First Month Down

The first month of Community Rebuilds Spring 2016.

What the heck are we doing out here in the desert? We are working to improve the housing situation for members of the Moab low-income community by demolishing two pre-1976 mobile homes and building modest straw-bale houses in their place.   We are soaking up the sun and letting it radiate our bone marrow with the generative life force of our world. We are showing up every day with smiles and high-fives and sick dance moves to show off as soon as the spirit moves us. We are practicing alchemy, transforming the stagnation and apathy of our time into quicksilver hammerstrikes and golden straw running bonds.

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How long will it take? With our 17 volunteer interns, 2 building apprentices, 2 building instructors, and the homeowners themselves we will build two new straw bale homes from foundation to finish plaster in 20 weeks.

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How are we going to do that? Through efficient design and excellent building practices, the effort and support of the community, and the incredible determination and creative energy of the Community Rebuilds team.

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Who are you people?! We are your future. We are devoting our lives to making the world a better place. We are sharing our time and blending our spirits and pouring it all into the rising floodwaters of change and makeover. We are not satisfied with the status quo and so we are working to change it. I am proud and honored to be one of the Community Rebuilds interns. We are beautiful, strong, compassionate, and committed people from all over the United States, and one from Sweden! We all live together, sharing meals, space, living quarters, and our work. We share our daily joys with each other and we work out our difficulties in house meetings.

This is community living in one of its richest forms. We receive a very modest $100 per month stipend, but we are the wealthiest people you know. I’m not talking about being wealthy in cash money. Money is an abstract concept that has distanced us from the true measures of wealth: deep community, profound spiritual connection with the Earth and each other, and resilient health. We are rich in these things. We have shared faith in a better future because we can see it manifesting in front of us. And we eat surprisingly well, thanks in large part to the Moab community and to the spirit of generosity and care that we each have somehow arrived here with from day one.

Where are we? We are in the American Southwest. High Desert. Canyon Country. The arid, red land where the Colorado River is more than the current that runs beneath everything. It is the lifeblood for all us fleshy, water-filled creatures out here. We are in Moab, Utah which is currently in the midst of a housing crisis. (Moab runs on a tourist economy for over half the year, but there is not enough affordable housing for the people who live and work here year round.) We could try and solve this single problem with conventional construction methods and government grants and call it good, but that would not be stacking functions and ultimately it might lead Moab into a typical, dreary and mundane future. If we have the opportunity to affect more positive change with our work – to send ripples throughout the town, the county, the country and the world with the simple houses we build, why not push for as much change as we can? When we stack functions we combine solutions to several problems into one action. One motion. One movement. Stacking functions is not only efficient but often elegant and produces beautiful manifestations of human creativity and problem solving.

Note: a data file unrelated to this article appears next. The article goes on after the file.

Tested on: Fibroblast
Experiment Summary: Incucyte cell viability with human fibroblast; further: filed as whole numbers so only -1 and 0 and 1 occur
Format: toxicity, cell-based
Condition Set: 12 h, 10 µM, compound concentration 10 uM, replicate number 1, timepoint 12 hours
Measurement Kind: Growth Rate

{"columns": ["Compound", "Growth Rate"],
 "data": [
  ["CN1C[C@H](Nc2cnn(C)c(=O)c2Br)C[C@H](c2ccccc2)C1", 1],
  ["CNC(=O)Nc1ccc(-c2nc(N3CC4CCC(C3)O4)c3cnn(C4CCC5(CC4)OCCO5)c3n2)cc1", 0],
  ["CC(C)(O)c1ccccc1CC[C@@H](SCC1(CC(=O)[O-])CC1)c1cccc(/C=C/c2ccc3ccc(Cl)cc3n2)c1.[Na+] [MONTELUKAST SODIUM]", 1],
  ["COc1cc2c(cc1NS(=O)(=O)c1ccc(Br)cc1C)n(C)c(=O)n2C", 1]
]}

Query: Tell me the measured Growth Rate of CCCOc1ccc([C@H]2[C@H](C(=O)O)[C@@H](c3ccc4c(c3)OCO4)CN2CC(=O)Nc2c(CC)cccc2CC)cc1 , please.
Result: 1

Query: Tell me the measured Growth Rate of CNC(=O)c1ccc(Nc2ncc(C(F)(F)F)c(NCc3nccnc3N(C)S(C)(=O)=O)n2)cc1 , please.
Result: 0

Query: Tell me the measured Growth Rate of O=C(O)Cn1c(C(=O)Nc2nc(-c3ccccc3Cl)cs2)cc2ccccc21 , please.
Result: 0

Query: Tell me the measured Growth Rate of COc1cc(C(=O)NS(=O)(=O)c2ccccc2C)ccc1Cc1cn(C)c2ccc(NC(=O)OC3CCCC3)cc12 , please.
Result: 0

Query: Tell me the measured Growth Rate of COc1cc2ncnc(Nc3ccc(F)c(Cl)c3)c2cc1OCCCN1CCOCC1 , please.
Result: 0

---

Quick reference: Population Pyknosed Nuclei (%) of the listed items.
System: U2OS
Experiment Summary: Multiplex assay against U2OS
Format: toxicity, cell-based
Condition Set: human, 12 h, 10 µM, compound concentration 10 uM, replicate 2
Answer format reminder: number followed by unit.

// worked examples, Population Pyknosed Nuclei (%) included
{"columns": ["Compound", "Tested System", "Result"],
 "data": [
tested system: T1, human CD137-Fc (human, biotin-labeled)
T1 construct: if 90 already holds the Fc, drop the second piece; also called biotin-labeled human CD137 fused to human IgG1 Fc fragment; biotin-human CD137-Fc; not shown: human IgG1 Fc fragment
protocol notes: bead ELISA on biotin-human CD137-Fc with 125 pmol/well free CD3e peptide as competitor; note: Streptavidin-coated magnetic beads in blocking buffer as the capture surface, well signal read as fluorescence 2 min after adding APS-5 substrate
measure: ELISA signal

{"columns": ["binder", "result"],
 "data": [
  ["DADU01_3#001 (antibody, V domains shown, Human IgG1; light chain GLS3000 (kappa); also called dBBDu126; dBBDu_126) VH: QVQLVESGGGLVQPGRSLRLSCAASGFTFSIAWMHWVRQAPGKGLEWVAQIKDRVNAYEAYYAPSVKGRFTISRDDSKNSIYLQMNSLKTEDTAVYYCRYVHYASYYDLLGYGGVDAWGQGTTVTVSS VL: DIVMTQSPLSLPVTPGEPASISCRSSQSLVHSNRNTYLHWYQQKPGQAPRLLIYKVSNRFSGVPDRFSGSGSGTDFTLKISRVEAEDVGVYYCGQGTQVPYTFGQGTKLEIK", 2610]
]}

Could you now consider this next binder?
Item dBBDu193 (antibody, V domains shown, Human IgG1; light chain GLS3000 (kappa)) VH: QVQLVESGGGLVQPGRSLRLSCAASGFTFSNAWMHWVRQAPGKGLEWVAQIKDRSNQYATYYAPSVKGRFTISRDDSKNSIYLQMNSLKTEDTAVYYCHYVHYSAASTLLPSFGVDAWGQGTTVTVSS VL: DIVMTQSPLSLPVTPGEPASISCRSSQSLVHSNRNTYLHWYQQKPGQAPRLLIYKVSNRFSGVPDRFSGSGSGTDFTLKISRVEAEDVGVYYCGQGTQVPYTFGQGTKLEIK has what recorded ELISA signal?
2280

One of the ways that Community Rebuilds stacks functions is by helping to solve the housing crisis in Moab while also addressing the larger issue of climate change. The construction industry is a huge contributor to landfill waste and climate change. The U.S. Green Building Council estimates an average of 4.2 pounds of waste is generated for every square foot of new construction in the U.S. For a single waste facility in a typical major U.S. city this can mean 600 to 800 tons of waste per day solely generated from the construction industry.   With Community Rebuilds we reduce construction waste by designing the concrete foundation forms so that they can later be disassembled and used as posts in the walls of the house. We use as little concrete as possible, building adobe floors instead – concrete production and off-gassing being a significant source of greenhouse gasses. We meticulously calculate the amount of lumber, rebar, and other materials needed before purchasing in order to frugally reduce waste. We reuse any worthwhile materials from the trailers that we demolish and we recycle everything that we can. And we always audit our decisions to look for unnecessary amounts of embodied energy in the materials we purchase and the shipping required to get them to us.

I haven’t even mentioned the incredibly efficient passive solar design of the straw-bale homes themselves, or the fact that using straw as insulation in the walls reduces agricultural waste AND reduces CO2 emissions; most straw is burned in the fields, as many farmers can’t find a viable use for it. There are many more aspects of this build and this program that will be addressed in future blog posts. We are just getting started.

The air is warming, the snow and ice are melting, and foundations will be built. What are you building for the next generation?

Marc Bubar- Spring 2016 Intern

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